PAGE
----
“I think the dream for me is if we can get to a point where we master the system itself because I think the founders of this organisation were envisaging 'one message, many voices', that will cascade from the top right down to district level.  

“My vision is that if we can get to that point where our system is seamless and it is effective, consistent and reliable - that is what we should be aiming for. That is one thing I will strive for, as long as I am in the public service and I still have the strength to make sure that system succeeds,” she says.

But this still remains the ideal that government communication is yet to reach, says Phumla, as it is also presented with an ever changing communication landscape compounded by digital technologies and the fourth industrial revolution.

Driving the GCIS into the future

In terms of how GCIS is embracing the digital space, the Director-General says taking into account the country’s socio-economic make-up is key.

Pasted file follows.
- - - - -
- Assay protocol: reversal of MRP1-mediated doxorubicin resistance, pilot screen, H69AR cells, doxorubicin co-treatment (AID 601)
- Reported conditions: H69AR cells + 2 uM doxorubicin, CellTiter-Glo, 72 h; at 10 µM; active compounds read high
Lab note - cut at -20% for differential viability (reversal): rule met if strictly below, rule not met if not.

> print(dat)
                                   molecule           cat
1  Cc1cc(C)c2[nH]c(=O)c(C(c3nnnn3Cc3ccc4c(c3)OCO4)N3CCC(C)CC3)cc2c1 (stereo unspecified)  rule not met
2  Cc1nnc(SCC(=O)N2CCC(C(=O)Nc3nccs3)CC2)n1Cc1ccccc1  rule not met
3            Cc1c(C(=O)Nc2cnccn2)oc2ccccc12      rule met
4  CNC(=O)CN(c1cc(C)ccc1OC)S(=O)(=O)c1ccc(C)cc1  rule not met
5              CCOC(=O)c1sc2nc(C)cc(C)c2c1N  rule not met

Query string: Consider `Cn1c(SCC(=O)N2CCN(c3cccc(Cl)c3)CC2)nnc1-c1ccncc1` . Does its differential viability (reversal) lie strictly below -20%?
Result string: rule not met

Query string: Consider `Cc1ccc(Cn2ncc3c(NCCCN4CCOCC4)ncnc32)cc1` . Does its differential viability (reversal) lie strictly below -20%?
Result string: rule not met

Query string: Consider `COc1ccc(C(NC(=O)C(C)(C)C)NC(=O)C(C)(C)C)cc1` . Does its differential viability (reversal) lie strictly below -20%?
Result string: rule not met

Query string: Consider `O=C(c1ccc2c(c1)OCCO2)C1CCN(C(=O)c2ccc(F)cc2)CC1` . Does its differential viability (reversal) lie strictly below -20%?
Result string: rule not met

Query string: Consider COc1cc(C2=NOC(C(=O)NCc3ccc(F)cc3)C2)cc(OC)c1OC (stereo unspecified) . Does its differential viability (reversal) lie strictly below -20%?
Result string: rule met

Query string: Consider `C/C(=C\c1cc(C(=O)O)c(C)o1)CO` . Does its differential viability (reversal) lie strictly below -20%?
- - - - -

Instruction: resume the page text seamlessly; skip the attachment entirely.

“When I look back, we have done quite a lot in terms of embracing the digital space because that is where everybody is going.

“It is going to be important for us to strike that balance because South Africa is still a very unequal society. We may be moving at a sprint's pace in an urban area but we need to understand that whatever we dispense or communicate on those platforms, we need to cater for people who are still not in that space and don’t have access to information.”

While looking for ways to fuse the fast-paced digital world with communication, Williams - making reference to the COVID-19 communication response - says the general sense is that government is doing well.

“Everybody is saying that government has done very well in communicating and I want to concur.  I think when there is a crisis in government, we seem to rally quite well. From the time we were put into action through the NATJOINTS [ National Joint Operations and Intelligence Structure], we have come a long way, pulling all the resources of communication into one pot and making sure that we speak in one voice,” she says.

Williams attributes the glowing response to government’s communication during the COVID-19 pandemic to two key things: a political principal that is in tune and passionate about communications, and a good working relationship with the media.